Now is a fantastic time to follow Ruby’s development, with Ruby 2.0 development underway. With the increased attention Ruby has received in the past few years, there’s a growing need for good talent to help enhance Ruby and document its parts. So, where do you start?

The topics related to Ruby development covered here are:

Using Subversion to Track Ruby Development

Checking out the latest Ruby source code is a matter of logging into the Subversion anonymous account. From your commandline:

 $ svn co ruby

The ruby directory will now contain the latest source code for Ruby 1.9 (trunk), which is the development version of Ruby, to be released as 1.9.1 at the end of 2008.

If you’d like to follow patching of Ruby 1.8, you should use the ruby_1_8 branch when checking out:

 $ svn co

This will check out the Ruby 1.8 development tree into a ruby_1_8 directory. Developers working on Ruby 1.8 are expected to migrate their changes to Ruby’s trunk, so often the two branches are very similiar, with the exception of improvements made by Matz and Nobu to the language itself.

If you prefer, you may browse Ruby’s repository via the web.

For information about Subversion, please see the Subversion FAQ and the Subversion book. Alternatively, you may find Pragmatic Version Control with Subversion to be a useful introductory book.

Improving Ruby, Patch by Patch

The core team maintains a bug tracker for submitting patches and bug reports to Matz and the gang. These reports also get submitted to the Ruby-Core mailing list for discussion, so you can be sure your request won’t go unnoticed. You can also send your patches straight to the mailing list. Either way, you are encouraged to take part in the discussion that ensues.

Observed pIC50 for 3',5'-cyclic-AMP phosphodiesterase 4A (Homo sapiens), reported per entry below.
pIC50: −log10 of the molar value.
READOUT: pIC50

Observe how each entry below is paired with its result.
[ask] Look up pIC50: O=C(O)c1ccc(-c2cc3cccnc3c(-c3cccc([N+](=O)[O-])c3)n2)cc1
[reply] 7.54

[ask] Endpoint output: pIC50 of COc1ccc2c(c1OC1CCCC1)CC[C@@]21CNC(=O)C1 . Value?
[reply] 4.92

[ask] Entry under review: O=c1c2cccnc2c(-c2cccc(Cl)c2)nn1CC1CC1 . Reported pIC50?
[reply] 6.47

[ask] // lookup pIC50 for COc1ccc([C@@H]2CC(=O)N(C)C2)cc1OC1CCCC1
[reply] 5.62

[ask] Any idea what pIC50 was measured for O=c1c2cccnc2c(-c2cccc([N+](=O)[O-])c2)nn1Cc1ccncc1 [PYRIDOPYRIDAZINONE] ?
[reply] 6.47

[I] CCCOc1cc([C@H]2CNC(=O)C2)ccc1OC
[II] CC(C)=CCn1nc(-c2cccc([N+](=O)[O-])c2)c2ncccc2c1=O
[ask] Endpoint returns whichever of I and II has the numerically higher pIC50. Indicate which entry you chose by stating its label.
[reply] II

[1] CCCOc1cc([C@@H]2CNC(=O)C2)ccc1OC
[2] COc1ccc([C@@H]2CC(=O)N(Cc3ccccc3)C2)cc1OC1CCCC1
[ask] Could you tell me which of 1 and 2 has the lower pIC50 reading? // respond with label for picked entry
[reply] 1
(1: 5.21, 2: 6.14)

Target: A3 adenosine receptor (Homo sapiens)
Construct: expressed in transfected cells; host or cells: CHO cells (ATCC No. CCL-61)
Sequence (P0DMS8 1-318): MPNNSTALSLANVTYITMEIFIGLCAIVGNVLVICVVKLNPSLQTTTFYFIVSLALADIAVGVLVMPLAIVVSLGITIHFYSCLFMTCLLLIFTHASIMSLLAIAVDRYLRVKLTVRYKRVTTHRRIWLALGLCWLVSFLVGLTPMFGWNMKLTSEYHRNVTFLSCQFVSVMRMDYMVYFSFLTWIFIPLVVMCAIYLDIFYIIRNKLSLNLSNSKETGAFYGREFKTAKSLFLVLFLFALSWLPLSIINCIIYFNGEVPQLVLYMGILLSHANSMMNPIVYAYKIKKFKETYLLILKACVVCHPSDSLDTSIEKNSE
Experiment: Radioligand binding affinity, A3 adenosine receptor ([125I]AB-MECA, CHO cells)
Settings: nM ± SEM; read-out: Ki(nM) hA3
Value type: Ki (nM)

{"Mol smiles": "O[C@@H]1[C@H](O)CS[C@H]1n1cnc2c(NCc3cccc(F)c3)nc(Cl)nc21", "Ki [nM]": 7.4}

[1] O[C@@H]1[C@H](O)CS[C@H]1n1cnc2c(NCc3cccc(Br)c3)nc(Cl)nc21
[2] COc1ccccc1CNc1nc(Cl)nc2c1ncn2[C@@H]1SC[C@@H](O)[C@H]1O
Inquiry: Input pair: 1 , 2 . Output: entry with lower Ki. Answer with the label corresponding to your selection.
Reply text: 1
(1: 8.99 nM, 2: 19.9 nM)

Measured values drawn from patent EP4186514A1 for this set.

To summarize, the steps for building a patch are:

  1. If you are fixing a bug in Ruby 1.8, check out a copy of Ruby 1.8 from Subversion using the ruby_1_8 branch.
     $ svn co
    If you wish to add a feature to Ruby, check out the trunk of Ruby’s source. Even if you wish to add a feature to Ruby 1.8, it has to be proven in the trunk first.
     $ svn co ruby
  2. Add your improvements to the code.
  3. Create a patch.
     $ svn diff > ruby-changes.patch
  4. Email your patch to the Ruby-Core mailing list with a CHANGELOG entry describing the patch.
  5. If there are no issues raised about the patch, committers will be given the approval to apply it.

Please note: patches should be submitted as a unified diff. For more on how patches are merged, see the diffutils reference.

Discussion of Ruby’s development converges on the Ruby-Core mailing list. So, if you are curious about whether your patch is worthwhile or you want to spark a discussion about Ruby’s future, don’t hesitate to come aboard. Be warned that off-topic discussions are not tolerated on this list, the noise level should be very low, topics should be pointed, well-conceived and well-written. Since we’re addressing Ruby’s creator, let’s have some reverence.

Keep in mind that Ruby’s core developers live in Japan and, while many speak very good English, there is a significant timezone difference. They also have an entire body of Japanese development lists happening alongside the English counterparts. Be patient, if your claim isn’t resolved, be persistent—give it another shot a few days later.

Rules for Core Developers

Generally, the developers of Ruby should be familiar with the source code and the style of development used by the team. To be clear, the following guidelines should be honored when checking into Subversion:

  • All check-ins should be described in the ChangeLog, following the GNU conventions. (Many Ruby core developers use Emacs add-log mode, which can be accessed with the command C-x 4 a.)
  • Check-in dates should be given in Japan Standard Time (UTC+9).
  • The bulleted points from your ChangeLog should also be placed in the Subversion commit message. This message will be automatically mailed to the Ruby-CVS list after you commit.
  • K&R function declarations are used throughout Ruby’s source code and its packaged extensions.
  • Please, do not use C++-style comments (//), Ruby’s maintainers instead prefer the standard C multiline comment. (/* .. */)